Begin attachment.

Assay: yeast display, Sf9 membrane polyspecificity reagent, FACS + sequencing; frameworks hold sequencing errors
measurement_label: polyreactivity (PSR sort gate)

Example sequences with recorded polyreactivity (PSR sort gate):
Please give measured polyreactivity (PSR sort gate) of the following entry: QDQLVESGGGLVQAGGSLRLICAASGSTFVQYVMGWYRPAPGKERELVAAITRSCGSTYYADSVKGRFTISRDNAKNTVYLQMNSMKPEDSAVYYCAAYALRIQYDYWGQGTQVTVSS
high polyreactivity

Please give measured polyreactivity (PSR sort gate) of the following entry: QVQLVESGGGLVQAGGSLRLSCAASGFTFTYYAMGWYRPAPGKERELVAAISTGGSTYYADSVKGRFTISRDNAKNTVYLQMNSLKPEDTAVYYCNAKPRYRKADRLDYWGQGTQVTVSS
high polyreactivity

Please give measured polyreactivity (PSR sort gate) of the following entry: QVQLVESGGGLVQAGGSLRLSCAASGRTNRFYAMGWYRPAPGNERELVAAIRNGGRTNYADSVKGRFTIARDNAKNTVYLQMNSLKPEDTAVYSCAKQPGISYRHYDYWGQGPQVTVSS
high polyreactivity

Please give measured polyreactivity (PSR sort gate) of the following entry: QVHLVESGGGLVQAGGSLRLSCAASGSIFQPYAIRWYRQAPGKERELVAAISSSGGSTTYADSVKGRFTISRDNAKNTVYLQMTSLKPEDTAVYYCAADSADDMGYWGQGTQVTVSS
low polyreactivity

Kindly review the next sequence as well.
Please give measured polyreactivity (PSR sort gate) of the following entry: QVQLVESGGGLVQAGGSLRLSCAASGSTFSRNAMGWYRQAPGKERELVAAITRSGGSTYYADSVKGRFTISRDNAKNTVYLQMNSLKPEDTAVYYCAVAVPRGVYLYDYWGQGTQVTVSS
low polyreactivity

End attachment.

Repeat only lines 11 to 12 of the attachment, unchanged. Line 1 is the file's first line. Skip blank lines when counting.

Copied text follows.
low polyreactivity

Kindly review the next sequence as well.